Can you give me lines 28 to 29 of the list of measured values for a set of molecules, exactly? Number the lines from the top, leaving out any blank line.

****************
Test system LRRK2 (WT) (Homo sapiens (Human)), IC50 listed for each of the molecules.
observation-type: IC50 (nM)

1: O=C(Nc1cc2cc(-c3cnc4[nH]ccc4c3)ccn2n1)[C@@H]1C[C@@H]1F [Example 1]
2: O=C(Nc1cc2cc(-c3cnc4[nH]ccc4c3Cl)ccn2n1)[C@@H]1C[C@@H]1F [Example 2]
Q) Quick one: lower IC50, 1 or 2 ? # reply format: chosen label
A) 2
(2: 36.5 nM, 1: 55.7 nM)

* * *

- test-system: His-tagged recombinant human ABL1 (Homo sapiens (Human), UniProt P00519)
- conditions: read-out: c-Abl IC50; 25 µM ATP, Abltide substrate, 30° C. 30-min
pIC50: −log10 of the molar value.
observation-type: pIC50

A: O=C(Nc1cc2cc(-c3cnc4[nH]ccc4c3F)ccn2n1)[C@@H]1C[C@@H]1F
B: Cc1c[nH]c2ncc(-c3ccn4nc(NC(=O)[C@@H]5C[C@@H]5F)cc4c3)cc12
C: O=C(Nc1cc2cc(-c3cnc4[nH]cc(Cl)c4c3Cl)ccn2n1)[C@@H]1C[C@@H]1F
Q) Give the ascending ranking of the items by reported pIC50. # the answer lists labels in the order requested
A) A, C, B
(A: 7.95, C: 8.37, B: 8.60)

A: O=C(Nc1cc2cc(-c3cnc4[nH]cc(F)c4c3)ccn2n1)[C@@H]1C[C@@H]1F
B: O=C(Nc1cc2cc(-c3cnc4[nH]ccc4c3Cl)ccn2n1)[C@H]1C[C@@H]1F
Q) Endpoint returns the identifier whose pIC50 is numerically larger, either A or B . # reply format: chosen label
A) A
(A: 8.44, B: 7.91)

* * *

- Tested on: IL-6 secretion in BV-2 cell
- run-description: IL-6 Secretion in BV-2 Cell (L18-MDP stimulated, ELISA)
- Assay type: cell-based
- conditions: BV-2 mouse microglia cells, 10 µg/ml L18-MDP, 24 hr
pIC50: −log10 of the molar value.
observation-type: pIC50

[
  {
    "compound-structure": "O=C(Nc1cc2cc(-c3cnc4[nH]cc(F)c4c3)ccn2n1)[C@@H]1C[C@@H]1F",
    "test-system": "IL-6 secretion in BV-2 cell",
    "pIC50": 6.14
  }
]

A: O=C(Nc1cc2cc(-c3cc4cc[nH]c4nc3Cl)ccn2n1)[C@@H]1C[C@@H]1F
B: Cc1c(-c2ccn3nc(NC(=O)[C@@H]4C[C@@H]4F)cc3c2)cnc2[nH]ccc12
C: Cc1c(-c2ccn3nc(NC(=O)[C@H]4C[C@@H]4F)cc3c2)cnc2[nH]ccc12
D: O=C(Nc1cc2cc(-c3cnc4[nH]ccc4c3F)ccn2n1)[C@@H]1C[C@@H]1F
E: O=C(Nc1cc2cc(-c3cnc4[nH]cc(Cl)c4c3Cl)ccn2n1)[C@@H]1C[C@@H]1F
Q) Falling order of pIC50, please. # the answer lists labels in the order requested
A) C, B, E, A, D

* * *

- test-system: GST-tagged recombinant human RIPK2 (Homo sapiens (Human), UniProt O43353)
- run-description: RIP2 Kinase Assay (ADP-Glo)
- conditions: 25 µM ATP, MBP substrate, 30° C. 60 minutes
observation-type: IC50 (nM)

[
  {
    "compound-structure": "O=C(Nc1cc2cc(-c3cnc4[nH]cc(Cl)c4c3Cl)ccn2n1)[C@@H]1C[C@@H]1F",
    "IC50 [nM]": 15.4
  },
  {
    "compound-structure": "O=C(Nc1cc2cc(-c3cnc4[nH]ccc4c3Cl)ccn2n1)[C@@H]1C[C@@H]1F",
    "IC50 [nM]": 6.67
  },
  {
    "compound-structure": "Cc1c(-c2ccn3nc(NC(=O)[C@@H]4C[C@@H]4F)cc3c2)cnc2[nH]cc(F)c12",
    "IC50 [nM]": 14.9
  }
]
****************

- conditions: BV-2 mouse microglia cells, 10 µg/ml L18-MDP, 24 hr
pIC50: −log10 of the molar value.